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I have a box with 3 switches in it and was replacing 1 switch for a smart switch. I switched off the breaker and verified none of the switches worked. The initial wiring had all the neutral lines in the box all bundled together with a wire nut. Nothing out of the ordinary as far as I know. As I was adding in the neutral wire for the smart switch I found out the fun way that at least one of the neutrals still had juice running in it.

After a bit of trial and error, I found that if I switched off a second breaker, then there was no juice in that box.

Is this okay, or should I get an electrician out here to figure out what is going on? As far as I know, it has been this way since I bought the house a few years back.

  • Hello, and welcome to Home Improvement. Great question: keep 'em coming! – Daniel Griscom Jan 27 at 11:56
  • Sounds like a multi wire branch circuit, many years ago they did not require handle ties, that requirement was added to code so this shocking experience won't happen. – Ed Beal Jan 27 at 18:33
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It depends

Now that you have identified both breakers, remove the panel cover (if you are comfortable doing that) and follow the hot wires from the two breakers. See if they converge onto the same cable. Typically one will be red and the other black.

If they do, then you have an intended thing called a Multi-wire Branch Circuit or MWBC. You are almost OK, but there's one more thing to check.

Current Code requires that these two breakers have common maintenance shutoff so if you shut off one, the other must shut off. I hardly need to explain why, eh?

There's one more rule that has always been absolutely essential. The two breakers must be on opposite poles of the panel, so that there is 240V between them. If they weren't, the neutral wire would overload!

Wouldn't it be great if there was one breaker type that guaranteed both this and common maintenance shutoff?

There is. It is called a double-pole or 240V breaker. It resembles a dual breaker, except its handles are factory tied, and it fits in a double breaker space. Use the amp rating of the existing breaker, but no more than 15A for #14 wire or #12 aluminum, 20A for #12 copper or #10 aluminum.

Where there's one, there,s two. Search the panel for every such case of a 3-wire cable going to 2 separate breakers, and do the same thing with them too.

Otherwise it's a big mess

Other than the situation above, neutrals must only interact with their own circuit. Unfortunately, some electrical workers believe "If it works, it's safe".

One helpful rule here is that "currents must be equal in every cable or conduit", meaning any power that comes out on a cable's "hot" must go back on that same cable's neutral or some other wire in that cable. And that means wiring must be done in a physical "tree" layout -- branches can come out of the panel, but they can't cross-connect to each other because that would be a "loop" and real trees don't do that.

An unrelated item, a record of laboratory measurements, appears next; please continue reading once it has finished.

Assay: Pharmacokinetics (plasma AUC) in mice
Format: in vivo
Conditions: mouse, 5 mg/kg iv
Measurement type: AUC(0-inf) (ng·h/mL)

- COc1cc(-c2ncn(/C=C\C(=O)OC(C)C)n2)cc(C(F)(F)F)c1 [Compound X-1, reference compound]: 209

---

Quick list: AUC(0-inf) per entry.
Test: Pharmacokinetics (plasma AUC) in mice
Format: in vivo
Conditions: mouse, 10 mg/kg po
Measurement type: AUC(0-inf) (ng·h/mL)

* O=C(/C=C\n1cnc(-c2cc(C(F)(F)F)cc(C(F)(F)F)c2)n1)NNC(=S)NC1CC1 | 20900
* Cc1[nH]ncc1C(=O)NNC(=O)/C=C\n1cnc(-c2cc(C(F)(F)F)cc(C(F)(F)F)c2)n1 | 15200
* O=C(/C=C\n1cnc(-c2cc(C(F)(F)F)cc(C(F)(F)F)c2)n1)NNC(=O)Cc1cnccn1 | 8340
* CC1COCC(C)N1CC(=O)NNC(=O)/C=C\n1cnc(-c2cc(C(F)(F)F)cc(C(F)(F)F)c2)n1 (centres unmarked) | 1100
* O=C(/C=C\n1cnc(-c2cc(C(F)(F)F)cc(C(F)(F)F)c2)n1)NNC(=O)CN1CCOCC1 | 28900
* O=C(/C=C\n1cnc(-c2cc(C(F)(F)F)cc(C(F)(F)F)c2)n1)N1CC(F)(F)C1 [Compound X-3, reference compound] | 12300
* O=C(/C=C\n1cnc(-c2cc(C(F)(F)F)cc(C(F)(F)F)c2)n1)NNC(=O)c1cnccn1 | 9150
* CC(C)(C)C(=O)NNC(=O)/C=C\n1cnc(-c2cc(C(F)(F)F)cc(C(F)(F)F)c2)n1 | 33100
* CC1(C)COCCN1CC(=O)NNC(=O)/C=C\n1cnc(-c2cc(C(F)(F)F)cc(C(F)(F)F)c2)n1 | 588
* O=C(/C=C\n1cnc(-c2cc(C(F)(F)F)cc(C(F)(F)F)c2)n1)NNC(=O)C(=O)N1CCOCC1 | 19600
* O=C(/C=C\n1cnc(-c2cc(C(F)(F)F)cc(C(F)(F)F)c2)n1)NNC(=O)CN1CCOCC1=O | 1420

By the way, ground wires are allowed to loop / cross-connect, and should. That is because ground does not flow any power except during an emergency. This confuses people who already think ground and neutral are the same thing. They're not. Not even close.

The #1 place this kind of cross-connection shows up is in switch boxes with more than one switch. However, this one isn't any smart switch! You would not notice the tiny trickle from a smart switch, still, Do not allow them to poach neutral from other circuits. This can get tricky where 3-way switch circuits are smarted.

  • I wonder if it would be practical to recognize a category of smart switch that uses its neutral wire primary as a voltage reference and, except under fault conditions which should force an emergency shutdown of the power feed, would put so little current through the neutral wire that a grounding conductor could be used instead without tripping a GFCI or creating a shock hazard? Such a thing would be safer than other neutral-wire bodges people might try to use when retrofitting smart switches. – supercat Jan 28 at 20:23
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Most Likely Not OK

You probably have neutrals mixed up. The one exception is an MWBC (multi-wire branch circuit). I doubt that is the case based on your description), but that is a possibility. Assuming that is not the case:

In addition to the (obvious) hazard when working on wiring, there is another problem. In normal US residential service, neutrals are not protected from an overcurrent condition. Normally this is not a problem as the current on neutral = the current on hot, and hot is protected. However, with two circuits sharing a neutral, there is no guarantee that the neutral currents will equal the hot currents, and this can be very dangerous.

For example, if you have two 20A circuits and each one has a 16A load and the neutral fails on one of them then you will now have 32A on one neutral wire, which is more than the standard 20A circuit wiring is designed to handle. The hots will still have 16A each, so the breakers won't trip. But the neutral wire with 32A will burn up.

In order to fix this, you need to find out where that neutral wire comes from and what hot wires it is paired with. Even though all the switches were off, you may have a hot for another circuit passing through this box that is on the other breaker. If that's the case, it just needs to have its neutral separated from the others. But you may find nothing from the other breaker (except this neutral) in which case you have to look elsewhere, starting with any junction boxes for anything (e.g., lights, receptacles) that is powered by the other breaker and see if you can find something that is connecting back to this box that shouldn't be there.

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